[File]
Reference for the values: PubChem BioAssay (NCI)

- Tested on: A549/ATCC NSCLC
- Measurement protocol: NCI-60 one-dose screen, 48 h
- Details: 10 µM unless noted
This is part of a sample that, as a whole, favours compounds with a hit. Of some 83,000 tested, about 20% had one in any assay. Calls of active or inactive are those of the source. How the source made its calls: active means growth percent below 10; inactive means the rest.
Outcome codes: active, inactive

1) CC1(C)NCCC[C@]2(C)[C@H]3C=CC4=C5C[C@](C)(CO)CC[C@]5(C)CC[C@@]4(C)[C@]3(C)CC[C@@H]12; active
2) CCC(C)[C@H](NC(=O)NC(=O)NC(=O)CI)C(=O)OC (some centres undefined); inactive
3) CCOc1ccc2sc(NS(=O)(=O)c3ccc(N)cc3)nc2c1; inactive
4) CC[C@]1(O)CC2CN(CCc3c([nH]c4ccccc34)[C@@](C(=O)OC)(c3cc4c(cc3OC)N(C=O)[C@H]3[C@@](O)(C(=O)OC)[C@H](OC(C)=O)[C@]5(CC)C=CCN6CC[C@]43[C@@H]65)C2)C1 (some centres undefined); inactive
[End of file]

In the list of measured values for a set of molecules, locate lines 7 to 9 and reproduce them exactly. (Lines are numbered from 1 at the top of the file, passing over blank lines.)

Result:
1) CC1(C)NCCC[C@]2(C)[C@H]3C=CC4=C5C[C@](C)(CO)CC[C@]5(C)CC[C@@]4(C)[C@]3(C)CC[C@@H]12; active
2) CCC(C)[C@H](NC(=O)NC(=O)NC(=O)CI)C(=O)OC (some centres undefined); inactive
3) CCOc1ccc2sc(NS(=O)(=O)c3ccc(N)cc3)nc2c1; inactive